Once and for All: Why We Eat Hamentaschen on Purim

Why was it specifically Haman’s ear that was chosen as the inspiration for this holiday treat?

Hadar Ben-Yehuda

The Hebrew term for the pastry otherwise known as the hamentasch is ozen Haman (literally, Haman’s ear). As is fairly evident, this popular Purim treat does not actually consist of an ear, nor does its shape particularly resemble an ear. So, why was an ear chosen to symbolize Haman the Agagite – the villain of the Purim story? One could also ask how did Haman come to be associated with this triangular pastry?


A Hebrew advertisement and recipe for “Haman ears” from 1975

Haman the Agagite, who incited King Ahasuerus against the Jews and who wished to kill every last one of them in the 127 states ruled over by the Persian king, was an evil and wicked man.

In ancient times, it was customary to clip a criminal’s ear. According to some commentaries, this explains the verse in the Book of Esther “And Haman’s face was covered” (7, 8), and the midrash “Haman entered the king’s stores, stooped, mourning and ashamed, his ears clipped, his eyes darkened” (Megillah 16).

But perhaps there is another reason entirely, which has to do with another, less familiar Haman and the celebration of “Purim Vintz” in Frankfurt, Germany. It is said that in the year 1615, the baker Vintz Fettmilch led a pogrom against the Jews of Frankfurt that ended with Jews’ expulsion from the city. For half a year, the homeless Jews wandered outside the city until Fettmilch was finally arrested and the Jews were called to return. Fettmilch didn’t last long after that—he was sentenced to death and executed in the city square. Some say that before his head was cut off, his ears were clipped, and you can use your imagination to fill in the rest. Thus, it is possible that we call the triangular cookies we eat on Purim oznei Haman (Haman’s ears) not because of Haman the Agagite, but because of Purim Vintz, which occurred on the 20th of Adar 5376 or February 28, 1616. This often overlooked version of the classic holiday commemorates the German Haman – the evil baker who rose up against the Jews in Frankfurt am Main.

Another explanation links the pastry with the tricorn officer’s hat, similar to the one worn by Napoleon. Some traditions suggest that Haman, son of Hammedatha the Agagite, chief advisor to Ahasuerus King of Persia, wore such a hat. This speculation has brought in its wake a wave of triangular cookie baking which allows us a chance to take bites out of evil, from each of its three corners.


Was Napoleon’s hat the inspiration for Hamantaschen?

Yet another explanation suggests that the custom of eating oznei haman is borrowed from a Christian tradition of eating triangular-shaped cookies called “Judas Ears” on Good Friday, the Friday before Passover, to mark the day when Judas Iscariot handed Jesus over to the Romans. Perhaps the Jews decided to adopt this custom and “reverse” it and mark the death of Haman with a triangular pastry eaten not on a day of mourning but on a holiday—Purim.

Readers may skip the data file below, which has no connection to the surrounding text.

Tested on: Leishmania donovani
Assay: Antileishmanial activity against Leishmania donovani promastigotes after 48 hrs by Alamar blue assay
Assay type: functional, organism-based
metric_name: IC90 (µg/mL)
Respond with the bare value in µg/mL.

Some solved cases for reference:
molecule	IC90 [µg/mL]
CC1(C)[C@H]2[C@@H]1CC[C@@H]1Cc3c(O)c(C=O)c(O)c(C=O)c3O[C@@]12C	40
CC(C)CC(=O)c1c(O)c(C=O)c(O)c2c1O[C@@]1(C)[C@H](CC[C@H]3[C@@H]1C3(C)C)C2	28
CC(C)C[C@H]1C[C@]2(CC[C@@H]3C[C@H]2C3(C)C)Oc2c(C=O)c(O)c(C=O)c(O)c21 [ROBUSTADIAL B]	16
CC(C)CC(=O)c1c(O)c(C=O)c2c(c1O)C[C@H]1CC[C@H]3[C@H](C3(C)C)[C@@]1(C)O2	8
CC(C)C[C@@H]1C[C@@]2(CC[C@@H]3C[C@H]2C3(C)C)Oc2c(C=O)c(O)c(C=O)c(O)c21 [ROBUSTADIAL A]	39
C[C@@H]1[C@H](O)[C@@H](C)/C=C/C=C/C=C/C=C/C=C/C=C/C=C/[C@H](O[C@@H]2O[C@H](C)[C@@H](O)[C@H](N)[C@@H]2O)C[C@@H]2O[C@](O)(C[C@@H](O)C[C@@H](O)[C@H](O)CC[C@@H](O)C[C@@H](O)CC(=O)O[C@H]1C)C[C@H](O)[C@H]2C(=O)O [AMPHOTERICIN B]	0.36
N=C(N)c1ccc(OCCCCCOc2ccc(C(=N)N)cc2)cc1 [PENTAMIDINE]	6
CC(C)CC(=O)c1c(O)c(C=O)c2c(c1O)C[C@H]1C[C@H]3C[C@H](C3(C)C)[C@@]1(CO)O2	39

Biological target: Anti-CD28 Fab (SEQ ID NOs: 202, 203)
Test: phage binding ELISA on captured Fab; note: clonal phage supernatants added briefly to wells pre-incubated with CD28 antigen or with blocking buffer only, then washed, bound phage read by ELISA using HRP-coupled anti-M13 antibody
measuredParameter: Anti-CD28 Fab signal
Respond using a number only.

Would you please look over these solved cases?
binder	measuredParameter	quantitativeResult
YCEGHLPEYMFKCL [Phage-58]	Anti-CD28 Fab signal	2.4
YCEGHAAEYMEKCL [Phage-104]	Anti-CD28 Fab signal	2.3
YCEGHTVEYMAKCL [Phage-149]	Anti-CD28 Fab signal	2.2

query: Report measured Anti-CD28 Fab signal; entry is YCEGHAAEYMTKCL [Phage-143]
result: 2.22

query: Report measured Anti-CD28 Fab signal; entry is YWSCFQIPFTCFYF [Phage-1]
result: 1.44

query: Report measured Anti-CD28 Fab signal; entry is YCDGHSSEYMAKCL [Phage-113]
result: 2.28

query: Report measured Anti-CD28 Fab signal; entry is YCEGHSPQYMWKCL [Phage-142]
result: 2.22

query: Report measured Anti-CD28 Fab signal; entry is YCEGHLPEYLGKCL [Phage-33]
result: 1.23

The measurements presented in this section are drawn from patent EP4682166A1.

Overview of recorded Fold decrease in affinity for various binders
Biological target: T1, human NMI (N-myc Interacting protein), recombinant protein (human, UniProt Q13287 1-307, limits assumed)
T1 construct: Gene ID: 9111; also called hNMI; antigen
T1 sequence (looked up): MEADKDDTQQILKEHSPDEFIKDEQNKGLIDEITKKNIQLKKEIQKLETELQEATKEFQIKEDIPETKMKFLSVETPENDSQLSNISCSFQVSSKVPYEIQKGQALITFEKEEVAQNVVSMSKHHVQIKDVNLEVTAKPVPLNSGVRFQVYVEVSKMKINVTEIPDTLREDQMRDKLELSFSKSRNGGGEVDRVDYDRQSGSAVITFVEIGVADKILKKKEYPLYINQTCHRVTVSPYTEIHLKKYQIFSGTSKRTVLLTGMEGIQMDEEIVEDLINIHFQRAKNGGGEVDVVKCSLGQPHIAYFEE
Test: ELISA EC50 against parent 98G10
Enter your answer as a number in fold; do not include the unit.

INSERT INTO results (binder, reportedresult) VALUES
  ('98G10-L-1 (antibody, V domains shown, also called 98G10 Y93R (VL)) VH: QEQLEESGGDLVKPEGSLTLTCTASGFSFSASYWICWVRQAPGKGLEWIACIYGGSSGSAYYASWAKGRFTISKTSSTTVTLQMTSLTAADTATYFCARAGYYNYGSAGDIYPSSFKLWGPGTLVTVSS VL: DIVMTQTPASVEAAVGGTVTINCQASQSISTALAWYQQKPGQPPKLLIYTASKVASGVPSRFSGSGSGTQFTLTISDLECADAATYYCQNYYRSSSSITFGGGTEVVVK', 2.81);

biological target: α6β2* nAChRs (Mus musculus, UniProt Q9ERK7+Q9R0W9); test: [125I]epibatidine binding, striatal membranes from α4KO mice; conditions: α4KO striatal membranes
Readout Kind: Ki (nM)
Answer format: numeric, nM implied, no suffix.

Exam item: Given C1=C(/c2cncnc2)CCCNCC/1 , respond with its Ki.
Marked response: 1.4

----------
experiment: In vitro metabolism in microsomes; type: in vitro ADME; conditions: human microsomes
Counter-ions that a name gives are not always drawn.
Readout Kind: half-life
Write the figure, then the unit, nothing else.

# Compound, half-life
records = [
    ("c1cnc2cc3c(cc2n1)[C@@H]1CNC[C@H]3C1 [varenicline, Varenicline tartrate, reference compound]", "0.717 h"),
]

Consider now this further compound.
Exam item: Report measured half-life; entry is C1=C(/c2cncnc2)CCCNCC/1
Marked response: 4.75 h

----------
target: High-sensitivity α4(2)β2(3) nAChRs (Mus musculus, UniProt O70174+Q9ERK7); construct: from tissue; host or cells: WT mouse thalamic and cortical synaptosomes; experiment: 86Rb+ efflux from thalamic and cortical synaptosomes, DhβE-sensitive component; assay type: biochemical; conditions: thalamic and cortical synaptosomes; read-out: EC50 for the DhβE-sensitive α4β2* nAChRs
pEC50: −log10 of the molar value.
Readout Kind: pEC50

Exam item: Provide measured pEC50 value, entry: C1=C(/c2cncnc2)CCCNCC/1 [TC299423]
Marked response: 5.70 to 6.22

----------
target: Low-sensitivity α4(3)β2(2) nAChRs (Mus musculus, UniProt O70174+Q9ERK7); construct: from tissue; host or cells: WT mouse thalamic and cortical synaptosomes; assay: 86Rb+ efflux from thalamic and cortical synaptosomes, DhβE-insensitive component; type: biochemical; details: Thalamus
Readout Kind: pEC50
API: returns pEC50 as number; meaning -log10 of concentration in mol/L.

An advertisement for Maxwell House Coffee from 1965 that ran during Purim

We have left some room in our tummies for one more explanation—the story of the Hamantaschen. Hamantasch, “Haman’s purse” or “Haman’s pocket”, is a triangular pastry filled with poppy seeds. The term incorporates the word Tasch (pocket), while poppy seeds are called mohn in German and Yiddish. The similarity to the name “Haman” makes this a perfect combination.

It was in 1912 that the Hebrew Language Committee decided the official Hebrew name for Hamantaschen would be oznei Haman.


The Hebrew Language Committee announcement proclaiming the new term for Hamantaschen alongside other newly translated foods

In the version of the Jews of Bohemia, for example, the filling isn’t made from poppy seeds but rather a plum jam called puvidel, after the saving of the Jews of the city of Jungbunzlau in 1731 in a “Purim Katan” (small Purim). This affair originated with a false rumor which spread about the grocer David Brandeis, who was said to have sold poison plum jam to a Christian family. The local Christians wanted to extract revenge from him and the local Jews, but when it became clear that the jam that was purchased at the grocer’s store had been tasty and fresh, and that the man who ate it had been ill with tuberculosis and died from the disease, the plot was revealed and disaster avoided (according to Sefer ha-Moadim, vol. 6).

It doesn’t matter what the filling of your Hamantaschen is made of. The recipe for the pastry isn’t important either. All that matters is that it is kneaded, boiled, baked, fried, chewed and swallowed, and anything else you can think of so that you are able to conquer the evil and destroy it with your own hands and mouth.


An advertisement for Osem flour, the Eri Wallish Collection, the National Library’s Time Travel Project

The information above is drawn from several sources, but mainly Sefer ha-Moadim, vol. 6, and Muli Bar David’s wonderful book , Sefer Bishul Folklori (A Folklore Cookbook), which explores the culinary traditions of Jewish communities, and its updated version Sefer ha-Bishul ha-Gadol le-Mat’ami Yisrael (The Big Jewish Food Cookbook) published by Varda Bar-David Mor. 



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